Sneh: Israel not 'morally responsible' for attack

Sneh convinced Abbas is interested in becoming a partner for peace.

November 8, 2006 23:36
1 minute read.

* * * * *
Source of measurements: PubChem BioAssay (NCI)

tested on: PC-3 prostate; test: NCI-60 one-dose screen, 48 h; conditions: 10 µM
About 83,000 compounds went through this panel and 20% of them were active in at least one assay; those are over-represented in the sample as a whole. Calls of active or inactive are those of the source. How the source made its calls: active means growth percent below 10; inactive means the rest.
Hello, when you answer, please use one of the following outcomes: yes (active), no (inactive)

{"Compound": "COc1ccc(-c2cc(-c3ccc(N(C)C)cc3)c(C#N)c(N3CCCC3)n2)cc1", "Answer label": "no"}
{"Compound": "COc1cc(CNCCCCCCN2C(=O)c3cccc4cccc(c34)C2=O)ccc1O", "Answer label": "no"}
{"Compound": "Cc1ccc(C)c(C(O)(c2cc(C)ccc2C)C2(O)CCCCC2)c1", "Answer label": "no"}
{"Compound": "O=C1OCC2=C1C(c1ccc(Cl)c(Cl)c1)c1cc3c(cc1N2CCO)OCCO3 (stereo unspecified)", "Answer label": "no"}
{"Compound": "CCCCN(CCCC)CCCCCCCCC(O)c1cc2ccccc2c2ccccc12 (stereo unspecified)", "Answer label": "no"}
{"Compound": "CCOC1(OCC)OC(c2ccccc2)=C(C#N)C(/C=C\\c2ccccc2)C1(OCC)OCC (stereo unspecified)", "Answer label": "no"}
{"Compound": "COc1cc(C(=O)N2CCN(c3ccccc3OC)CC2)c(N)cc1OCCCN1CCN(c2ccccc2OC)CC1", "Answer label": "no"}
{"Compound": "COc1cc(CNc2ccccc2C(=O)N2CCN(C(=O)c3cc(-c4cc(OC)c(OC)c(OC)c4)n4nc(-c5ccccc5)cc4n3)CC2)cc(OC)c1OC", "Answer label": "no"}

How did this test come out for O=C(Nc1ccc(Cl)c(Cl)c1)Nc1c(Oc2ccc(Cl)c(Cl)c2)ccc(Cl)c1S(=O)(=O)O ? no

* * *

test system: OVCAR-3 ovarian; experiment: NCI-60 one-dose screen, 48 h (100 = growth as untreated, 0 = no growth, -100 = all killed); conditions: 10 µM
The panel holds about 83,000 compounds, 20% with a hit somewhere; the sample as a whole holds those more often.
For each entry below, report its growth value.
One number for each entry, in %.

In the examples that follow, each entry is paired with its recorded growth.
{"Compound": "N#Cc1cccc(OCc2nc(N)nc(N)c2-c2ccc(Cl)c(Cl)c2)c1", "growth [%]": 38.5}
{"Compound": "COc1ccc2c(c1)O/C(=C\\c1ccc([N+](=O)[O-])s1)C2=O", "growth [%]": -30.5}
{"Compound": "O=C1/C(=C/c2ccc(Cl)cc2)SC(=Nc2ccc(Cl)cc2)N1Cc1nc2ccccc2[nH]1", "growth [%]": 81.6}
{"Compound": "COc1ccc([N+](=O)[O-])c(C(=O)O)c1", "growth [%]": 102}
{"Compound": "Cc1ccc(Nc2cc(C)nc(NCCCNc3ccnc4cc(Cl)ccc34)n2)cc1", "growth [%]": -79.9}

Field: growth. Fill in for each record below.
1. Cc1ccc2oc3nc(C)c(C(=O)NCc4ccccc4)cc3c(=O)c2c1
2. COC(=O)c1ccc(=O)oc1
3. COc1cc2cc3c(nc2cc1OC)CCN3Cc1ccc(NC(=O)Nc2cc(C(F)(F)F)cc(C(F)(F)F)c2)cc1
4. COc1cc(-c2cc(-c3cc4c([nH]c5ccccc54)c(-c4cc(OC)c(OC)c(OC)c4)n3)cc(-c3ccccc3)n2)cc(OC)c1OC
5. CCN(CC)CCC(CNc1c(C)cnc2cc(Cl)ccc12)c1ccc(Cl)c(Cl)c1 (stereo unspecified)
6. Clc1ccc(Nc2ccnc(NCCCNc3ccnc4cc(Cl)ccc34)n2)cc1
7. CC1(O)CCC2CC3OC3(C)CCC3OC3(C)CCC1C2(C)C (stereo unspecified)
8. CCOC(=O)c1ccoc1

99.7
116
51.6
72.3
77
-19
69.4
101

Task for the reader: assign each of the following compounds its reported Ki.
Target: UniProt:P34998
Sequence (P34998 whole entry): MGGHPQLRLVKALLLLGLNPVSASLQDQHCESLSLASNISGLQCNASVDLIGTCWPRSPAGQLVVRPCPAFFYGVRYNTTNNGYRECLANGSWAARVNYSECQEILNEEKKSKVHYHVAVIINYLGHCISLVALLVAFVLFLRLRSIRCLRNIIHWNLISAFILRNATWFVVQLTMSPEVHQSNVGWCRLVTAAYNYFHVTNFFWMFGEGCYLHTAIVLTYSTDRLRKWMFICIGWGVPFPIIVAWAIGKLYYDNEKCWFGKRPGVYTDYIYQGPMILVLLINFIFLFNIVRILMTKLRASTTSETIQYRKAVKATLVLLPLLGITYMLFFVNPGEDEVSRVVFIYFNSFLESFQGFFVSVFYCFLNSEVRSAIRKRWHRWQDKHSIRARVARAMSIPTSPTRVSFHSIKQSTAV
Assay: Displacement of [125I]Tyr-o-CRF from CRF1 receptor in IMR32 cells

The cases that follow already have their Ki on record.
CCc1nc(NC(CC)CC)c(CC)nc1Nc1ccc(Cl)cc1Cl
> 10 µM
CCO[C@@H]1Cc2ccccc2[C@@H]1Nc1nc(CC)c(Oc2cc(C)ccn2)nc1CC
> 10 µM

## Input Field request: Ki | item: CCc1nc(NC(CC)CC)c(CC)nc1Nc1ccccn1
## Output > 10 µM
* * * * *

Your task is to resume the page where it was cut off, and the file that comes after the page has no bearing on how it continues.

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Israel does not bear moral responsibility for Wednesday's attack on Beit Hanun, although it will assume full military responsibility, Deputy Defense Minister Ephraim Sneh told The Jerusalem Post. "The moral responsibility is entirely on Hamas and Islamic Jihad," Sneh said. "We left [the area] entirely, not leaving behind one soldier, and they turned Gaza, especially Beit Hanun, into a launching pad for rockets on our civilians, cynically using their civilian population as a human shield for their terrorist activity. This is a responsibility they cannot evade." He said that he was awaiting the results of the military inquiry before making a final evaluation, but that it was not unheard of for a shell to go awry. "It's most probably our mistake and I am sincerely sad about it," he said. "We are genuinely trying to do something to help the victims." Sneh, who became deputy defense minister two weeks ago, stressed that Israel could not change the reality in Gaza by military means alone. Among the changes he hoped to encourage in the Gaza Strip was increased economic growth. Echoing the words of Defense Minister Amir Peretz, Sneh said that the IDF was hoping to keep the crossings between the Gaza Strip and Israel open for longer periods of time and avoid closing them altogether when possible. "The dominance of Hamas in Gaza is due to the poor conditions there," Sneh said. "Hamas thrives in an atmosphere of hunger and despair, and we should change it by improving conditions in Gaza. It's in our interest to change it." Sneh said he probably speaks with PA Chairman Mahmoud Abbas more than any other Israeli, and that he was convinced that he was interested in becoming a partner for peace. Six months ago, when Sneh appeared poised to become Peretz's deputy, the Post interviewed him about the objectives of the new Olmert government. At that time, he stressed the evacuation of the illegal outposts and the realignment plan as the chief concerns for the defense minister. Following the war in Lebanon, however, Sneh acknowledged that the objectives had changed. Defining the national goals, he listed preparing the IDF for a victory in the next round with Iran and its proxies, promoting a possible agreement with the Palestinians and reviving the welfare state. The full interview with Sneh will run in Friday's Jerusalem Post.

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